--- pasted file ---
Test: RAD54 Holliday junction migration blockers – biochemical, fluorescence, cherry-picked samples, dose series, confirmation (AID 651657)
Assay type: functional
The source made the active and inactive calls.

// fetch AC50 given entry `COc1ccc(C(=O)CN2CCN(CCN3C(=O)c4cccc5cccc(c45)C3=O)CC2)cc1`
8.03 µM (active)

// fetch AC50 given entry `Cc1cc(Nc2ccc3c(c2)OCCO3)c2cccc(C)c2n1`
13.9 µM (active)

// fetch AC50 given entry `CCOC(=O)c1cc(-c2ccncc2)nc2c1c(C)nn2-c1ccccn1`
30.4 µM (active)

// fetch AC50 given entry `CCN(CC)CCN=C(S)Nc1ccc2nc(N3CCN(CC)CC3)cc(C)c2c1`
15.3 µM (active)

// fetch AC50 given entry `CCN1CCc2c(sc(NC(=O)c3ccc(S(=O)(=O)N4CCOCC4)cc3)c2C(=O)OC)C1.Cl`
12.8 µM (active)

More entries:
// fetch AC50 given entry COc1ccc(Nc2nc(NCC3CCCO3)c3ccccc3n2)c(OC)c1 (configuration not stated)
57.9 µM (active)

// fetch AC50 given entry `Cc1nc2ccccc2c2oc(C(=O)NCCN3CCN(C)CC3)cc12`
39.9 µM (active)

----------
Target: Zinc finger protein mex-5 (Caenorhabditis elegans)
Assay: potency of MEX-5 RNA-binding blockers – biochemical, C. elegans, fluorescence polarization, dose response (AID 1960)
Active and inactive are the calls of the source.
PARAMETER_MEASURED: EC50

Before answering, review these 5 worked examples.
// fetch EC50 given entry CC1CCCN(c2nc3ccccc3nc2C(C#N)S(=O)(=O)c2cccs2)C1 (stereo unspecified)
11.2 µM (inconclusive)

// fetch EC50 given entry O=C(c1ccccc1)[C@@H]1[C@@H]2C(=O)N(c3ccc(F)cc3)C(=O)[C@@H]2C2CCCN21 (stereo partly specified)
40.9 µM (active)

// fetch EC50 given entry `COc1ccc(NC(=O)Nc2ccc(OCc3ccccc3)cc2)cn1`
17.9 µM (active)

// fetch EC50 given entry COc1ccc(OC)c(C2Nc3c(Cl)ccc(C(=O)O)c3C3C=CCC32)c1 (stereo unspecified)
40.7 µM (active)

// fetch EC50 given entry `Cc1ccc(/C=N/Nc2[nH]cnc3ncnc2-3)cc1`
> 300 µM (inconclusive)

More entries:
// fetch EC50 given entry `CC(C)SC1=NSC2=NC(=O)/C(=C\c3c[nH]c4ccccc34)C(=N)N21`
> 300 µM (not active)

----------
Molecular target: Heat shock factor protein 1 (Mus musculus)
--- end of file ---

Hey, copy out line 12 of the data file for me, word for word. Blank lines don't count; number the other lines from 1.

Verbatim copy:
// fetch AC50 given entry `CCN1CCc2c(sc(NC(=O)c3ccc(S(=O)(=O)N4CCOCC4)cc3)c2C(=O)OC)C1.Cl`